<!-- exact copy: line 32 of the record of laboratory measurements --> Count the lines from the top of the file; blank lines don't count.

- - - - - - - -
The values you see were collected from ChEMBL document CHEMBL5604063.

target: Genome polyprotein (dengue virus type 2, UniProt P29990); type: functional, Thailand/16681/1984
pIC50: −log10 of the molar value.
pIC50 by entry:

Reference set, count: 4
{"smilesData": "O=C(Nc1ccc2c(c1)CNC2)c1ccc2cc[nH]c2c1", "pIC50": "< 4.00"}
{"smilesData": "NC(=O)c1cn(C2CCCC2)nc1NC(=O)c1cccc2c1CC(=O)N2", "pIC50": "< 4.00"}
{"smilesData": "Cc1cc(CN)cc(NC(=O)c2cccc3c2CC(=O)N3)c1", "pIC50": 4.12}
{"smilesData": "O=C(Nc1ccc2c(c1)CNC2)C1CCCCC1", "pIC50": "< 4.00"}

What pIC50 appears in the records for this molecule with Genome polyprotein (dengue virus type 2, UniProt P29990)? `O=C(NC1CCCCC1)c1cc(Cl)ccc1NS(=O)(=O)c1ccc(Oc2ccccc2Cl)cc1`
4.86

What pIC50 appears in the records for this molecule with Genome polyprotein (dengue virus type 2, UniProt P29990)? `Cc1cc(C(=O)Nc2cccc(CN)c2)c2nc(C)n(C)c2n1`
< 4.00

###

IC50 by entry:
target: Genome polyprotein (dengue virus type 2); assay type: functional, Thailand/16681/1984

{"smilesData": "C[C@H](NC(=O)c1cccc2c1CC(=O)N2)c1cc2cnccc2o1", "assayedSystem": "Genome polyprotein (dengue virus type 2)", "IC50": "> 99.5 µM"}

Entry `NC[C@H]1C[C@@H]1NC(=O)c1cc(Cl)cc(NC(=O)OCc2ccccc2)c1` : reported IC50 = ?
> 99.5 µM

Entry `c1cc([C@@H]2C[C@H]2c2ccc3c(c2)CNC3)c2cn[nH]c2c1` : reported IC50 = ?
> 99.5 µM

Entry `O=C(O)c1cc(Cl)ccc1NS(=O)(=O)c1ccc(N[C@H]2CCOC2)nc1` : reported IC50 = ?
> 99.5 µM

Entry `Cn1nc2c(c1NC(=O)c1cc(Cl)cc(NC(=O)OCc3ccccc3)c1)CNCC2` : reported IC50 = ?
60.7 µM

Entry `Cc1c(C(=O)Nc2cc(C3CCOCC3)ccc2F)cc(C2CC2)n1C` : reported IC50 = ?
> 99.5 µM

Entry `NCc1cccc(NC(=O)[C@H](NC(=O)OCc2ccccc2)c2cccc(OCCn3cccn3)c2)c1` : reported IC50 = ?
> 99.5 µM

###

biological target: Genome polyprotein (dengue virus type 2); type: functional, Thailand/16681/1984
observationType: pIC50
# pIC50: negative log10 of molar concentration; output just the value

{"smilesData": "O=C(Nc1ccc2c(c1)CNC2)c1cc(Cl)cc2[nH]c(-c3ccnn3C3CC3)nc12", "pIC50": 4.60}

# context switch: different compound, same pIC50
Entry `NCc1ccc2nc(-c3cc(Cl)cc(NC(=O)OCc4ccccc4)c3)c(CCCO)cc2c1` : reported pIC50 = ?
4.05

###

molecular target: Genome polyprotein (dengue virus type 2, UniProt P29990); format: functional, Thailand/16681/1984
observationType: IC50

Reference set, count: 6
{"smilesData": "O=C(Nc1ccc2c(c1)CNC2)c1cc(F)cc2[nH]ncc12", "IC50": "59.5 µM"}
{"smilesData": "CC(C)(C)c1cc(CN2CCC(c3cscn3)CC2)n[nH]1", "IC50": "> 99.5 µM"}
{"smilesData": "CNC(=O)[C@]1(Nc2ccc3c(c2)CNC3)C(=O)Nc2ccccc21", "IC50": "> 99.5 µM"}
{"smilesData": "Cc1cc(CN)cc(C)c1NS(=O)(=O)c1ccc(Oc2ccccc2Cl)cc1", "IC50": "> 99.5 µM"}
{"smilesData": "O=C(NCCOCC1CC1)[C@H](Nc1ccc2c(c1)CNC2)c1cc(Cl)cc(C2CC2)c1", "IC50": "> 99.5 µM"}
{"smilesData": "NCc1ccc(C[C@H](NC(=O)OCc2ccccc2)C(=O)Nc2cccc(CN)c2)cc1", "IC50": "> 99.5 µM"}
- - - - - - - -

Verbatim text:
observationType: pIC50